As I reviewed the records, I couldn’t help but notice the disheveled appearance of her children. I asked the mother how she found us and where the children went to school. The mother explained that a staff member at the woman’s crisis shelter told her about the clinic. She and her children had been staying at the shelter after she left her husband who had been abusing her. The shelter staff found her housing in a nearby apartment complex and the children would be attending a new school.

After I finished giving the children their vaccinations, the mother looked at me apologetically and said, “I’m sorry, I don’t have money to pay today. Can I pay you another time?” I smiled at her and said, “It’s not necessary. Someone already paid for you.”

I left the clinic that day with a sense of wonder. How often do these serendipitous moments happen? Do things really happen for a reason? Thoughts of the woman who wanted to pay for people she didn’t know and the courage of the mother who left her abusive husband made me feel like I was part of a larger purpose that day, like I was part of an unseen movement where people were quietly making the world a better place and that our collective actions were connected in unexplained and fantastic ways.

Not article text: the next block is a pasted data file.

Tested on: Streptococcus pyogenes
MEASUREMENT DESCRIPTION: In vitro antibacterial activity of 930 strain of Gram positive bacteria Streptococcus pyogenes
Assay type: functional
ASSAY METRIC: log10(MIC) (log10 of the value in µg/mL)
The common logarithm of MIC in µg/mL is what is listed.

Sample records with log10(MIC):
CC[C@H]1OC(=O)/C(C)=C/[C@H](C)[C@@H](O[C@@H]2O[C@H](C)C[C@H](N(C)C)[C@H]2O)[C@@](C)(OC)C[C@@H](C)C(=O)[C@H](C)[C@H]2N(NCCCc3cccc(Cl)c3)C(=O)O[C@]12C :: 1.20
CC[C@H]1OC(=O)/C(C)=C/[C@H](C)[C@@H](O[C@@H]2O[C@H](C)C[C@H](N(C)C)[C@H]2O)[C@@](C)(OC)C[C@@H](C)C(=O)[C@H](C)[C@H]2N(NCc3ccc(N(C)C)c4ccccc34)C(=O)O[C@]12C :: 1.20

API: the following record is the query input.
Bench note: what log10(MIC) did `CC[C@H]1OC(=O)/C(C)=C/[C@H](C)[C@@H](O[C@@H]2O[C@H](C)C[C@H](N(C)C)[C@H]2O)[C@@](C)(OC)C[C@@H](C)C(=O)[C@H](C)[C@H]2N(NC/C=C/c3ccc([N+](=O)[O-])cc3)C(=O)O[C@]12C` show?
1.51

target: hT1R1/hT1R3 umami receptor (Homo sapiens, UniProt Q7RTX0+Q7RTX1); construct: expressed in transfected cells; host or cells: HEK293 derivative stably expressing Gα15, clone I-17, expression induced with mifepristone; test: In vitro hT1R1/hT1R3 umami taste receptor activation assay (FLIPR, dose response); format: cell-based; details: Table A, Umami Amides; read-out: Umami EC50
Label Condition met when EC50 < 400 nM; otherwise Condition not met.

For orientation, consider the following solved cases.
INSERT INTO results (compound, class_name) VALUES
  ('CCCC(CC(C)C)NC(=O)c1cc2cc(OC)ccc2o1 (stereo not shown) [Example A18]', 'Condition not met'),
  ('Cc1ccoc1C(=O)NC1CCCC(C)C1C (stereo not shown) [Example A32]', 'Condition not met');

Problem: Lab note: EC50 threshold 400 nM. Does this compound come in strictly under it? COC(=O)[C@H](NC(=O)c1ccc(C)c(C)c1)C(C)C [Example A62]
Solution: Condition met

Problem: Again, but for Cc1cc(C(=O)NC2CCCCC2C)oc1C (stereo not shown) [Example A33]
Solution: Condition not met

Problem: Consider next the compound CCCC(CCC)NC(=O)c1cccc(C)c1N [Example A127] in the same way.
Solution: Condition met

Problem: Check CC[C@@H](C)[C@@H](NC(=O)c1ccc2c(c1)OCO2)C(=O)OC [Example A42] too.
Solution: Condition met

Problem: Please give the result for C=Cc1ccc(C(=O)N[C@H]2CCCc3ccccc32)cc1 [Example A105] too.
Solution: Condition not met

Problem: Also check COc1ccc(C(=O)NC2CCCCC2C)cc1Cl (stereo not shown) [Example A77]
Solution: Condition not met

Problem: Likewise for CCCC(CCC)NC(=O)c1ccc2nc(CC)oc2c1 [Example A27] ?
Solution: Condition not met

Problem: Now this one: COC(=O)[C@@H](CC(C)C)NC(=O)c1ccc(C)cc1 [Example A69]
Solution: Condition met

I was proud to be a nurse that day as it permitted me to be part of this wonderful experience. Today, I continue to volunteer in my community and pay it forward. •

Michelle Dang, PhD, RN, is associate professor and coordinator of the RN-to-BSN program at California State University, Sacramento.